Microsoft Office Tutorials and References
In Depth Information
Editing formulas
Editing formulas
You edit formulas the same way you edit text entries: click in the cell or formula bar, click or
drag to select characters, press Backspace or Delete or start typing. To replace a cell
reference, highlight it and click the new cell you want the formula to use; Excel enters a relative
reference automatically. You can also just click to place the insertion point where in the
formula you want to insert a reference. To include cell B1 in the formula =A1+A3, place the
insertion point between A1 and the plus sign, type another plus sign, and then click cell B1.
Excel inserts the reference and the formula becomes =A1+B1+A3.
Understanding reference syntax
So far, we have used the default worksheet and workbook names for the examples in this
book. When you save a workbook, you must give it a permanent name. If you create a
formula first and then save the workbook with a new name, Excel adjusts the formula
accordingly. For example, if you save Book2 as Sales.xlsx , Excel changes the remote reference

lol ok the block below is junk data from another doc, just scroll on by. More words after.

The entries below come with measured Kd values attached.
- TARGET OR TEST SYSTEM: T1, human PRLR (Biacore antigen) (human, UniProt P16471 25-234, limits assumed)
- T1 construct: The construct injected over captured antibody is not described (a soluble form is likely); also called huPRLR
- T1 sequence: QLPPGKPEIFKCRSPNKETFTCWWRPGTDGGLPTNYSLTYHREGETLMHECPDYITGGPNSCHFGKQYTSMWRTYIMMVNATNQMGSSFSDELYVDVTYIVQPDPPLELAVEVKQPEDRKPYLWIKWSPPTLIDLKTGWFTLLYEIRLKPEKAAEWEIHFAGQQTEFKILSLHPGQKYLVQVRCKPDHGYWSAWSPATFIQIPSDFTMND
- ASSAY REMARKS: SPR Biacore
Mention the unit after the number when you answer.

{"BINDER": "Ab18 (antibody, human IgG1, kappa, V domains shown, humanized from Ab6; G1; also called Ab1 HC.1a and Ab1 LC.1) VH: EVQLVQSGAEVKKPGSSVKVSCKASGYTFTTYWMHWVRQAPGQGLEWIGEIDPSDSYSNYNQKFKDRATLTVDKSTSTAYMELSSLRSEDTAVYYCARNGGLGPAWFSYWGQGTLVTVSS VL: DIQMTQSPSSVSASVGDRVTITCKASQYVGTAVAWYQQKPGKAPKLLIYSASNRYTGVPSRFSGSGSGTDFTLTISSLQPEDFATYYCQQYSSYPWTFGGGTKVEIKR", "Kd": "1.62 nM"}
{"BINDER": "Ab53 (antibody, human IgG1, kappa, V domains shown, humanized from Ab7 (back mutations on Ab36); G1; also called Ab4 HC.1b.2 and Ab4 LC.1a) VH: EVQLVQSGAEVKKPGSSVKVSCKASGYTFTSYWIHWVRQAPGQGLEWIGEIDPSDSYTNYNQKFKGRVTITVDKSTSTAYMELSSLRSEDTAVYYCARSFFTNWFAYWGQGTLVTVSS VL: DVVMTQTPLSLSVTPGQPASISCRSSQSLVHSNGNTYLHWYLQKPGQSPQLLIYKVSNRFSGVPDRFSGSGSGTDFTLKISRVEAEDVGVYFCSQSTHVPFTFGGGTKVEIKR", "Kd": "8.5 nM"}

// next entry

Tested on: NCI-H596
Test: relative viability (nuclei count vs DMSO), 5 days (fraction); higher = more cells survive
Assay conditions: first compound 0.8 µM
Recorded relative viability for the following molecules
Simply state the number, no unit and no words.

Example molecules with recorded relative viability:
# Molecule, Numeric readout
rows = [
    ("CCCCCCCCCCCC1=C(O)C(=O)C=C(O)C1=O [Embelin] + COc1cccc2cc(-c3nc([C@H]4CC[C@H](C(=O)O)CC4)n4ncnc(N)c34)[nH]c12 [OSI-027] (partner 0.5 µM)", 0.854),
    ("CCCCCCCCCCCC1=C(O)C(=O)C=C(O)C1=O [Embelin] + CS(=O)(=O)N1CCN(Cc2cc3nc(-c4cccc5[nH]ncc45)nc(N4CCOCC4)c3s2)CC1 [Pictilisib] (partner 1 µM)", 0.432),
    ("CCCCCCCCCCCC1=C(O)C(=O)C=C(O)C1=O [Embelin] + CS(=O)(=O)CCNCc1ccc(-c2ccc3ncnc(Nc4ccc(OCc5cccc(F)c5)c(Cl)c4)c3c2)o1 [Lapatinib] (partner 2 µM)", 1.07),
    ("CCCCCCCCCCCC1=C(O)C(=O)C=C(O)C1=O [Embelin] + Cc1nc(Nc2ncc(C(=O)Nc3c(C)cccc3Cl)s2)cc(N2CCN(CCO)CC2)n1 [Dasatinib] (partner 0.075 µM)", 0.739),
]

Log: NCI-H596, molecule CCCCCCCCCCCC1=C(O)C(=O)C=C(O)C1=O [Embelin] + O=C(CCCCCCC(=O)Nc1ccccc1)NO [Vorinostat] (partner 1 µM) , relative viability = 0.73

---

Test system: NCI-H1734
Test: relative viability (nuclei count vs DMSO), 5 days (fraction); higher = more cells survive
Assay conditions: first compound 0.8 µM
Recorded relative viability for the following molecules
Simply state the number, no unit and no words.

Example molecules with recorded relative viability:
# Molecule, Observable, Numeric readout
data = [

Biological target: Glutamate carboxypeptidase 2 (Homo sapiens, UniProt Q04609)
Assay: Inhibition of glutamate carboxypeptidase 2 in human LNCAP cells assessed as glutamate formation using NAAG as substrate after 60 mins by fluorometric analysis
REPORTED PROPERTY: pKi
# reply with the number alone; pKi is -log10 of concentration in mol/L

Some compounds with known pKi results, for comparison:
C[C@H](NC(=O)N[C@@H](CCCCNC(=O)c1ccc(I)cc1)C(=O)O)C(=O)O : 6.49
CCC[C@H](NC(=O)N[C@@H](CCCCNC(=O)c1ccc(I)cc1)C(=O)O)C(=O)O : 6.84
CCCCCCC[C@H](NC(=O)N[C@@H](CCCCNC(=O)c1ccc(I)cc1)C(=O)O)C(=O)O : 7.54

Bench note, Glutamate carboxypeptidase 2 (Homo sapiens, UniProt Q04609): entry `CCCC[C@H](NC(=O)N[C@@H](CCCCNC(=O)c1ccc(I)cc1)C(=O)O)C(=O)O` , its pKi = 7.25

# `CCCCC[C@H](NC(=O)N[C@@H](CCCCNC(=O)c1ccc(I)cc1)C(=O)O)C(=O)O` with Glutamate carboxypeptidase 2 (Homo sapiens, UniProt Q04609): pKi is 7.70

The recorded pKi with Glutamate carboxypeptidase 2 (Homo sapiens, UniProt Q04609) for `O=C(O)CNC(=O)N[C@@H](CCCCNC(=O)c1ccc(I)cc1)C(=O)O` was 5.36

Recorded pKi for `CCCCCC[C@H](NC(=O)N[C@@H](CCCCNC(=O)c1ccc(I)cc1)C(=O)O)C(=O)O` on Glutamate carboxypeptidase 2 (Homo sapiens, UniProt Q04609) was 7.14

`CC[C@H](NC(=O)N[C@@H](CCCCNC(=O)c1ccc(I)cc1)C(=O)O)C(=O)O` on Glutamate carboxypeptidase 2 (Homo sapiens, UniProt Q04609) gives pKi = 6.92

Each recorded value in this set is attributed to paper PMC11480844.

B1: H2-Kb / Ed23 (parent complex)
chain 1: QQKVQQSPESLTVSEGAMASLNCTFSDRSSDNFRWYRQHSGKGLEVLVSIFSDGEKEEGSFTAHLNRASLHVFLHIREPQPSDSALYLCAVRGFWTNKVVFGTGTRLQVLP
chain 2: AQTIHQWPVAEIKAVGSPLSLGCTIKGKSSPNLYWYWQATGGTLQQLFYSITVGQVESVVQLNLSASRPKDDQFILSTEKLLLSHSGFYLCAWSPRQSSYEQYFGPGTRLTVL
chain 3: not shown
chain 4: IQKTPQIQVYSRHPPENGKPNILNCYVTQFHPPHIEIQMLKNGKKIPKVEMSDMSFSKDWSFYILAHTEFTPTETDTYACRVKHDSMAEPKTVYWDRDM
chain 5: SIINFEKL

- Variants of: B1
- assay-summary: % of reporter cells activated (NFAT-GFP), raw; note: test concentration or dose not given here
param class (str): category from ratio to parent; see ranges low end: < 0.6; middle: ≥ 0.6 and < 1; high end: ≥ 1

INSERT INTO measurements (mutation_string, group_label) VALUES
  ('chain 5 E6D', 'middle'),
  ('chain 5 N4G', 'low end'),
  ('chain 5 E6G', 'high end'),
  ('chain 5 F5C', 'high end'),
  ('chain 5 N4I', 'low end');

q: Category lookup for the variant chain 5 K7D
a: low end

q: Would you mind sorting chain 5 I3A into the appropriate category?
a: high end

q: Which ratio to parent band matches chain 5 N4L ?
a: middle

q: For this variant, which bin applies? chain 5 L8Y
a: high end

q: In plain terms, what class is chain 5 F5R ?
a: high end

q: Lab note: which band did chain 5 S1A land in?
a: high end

formula =[Book2]Sheet2!$A$2 to =[Sales.xlsx]Sheet2!$A$2. And if you rename Sheet2 of
Sales.xlsx to February , Excel changes the reference to =[Sales.xlsx]February!$A$2. If the
referenced workbook is closed, Excel displays the full path to the folder where the workbook is
stored in the reference, as shown in the example ='C:\Work\[Sales.xlsx]February'!$A$2.
In the preceding example, note that apostrophes surround the workbook and worksheet
portion of the reference. Excel adds the apostrophes around the path when you close the
workbook. If you type a new reference to a closed workbook, however, you must add the
apostrophes yourself. To avoid typing errors, it is best to work with the linked workbooks
open and click cells to enter references so that Excel inserts them in the correct syntax for
you.
Using numeric text in formulas
The seemingly oxymoronic term numeric text refers to an entry that is not strictly numbers
but includes both numbers and a few specific text characters. You can perform
mathematical operations on numeric text values as long as the numeric string uses only the following
characters in very specific ways:
0 1 2 3 4 5 6 7 8 9 . + – E e
In addition, you can use the forward slash (/) character in fractions. You can also use the
following five number-formatting characters:
$ , % ( )
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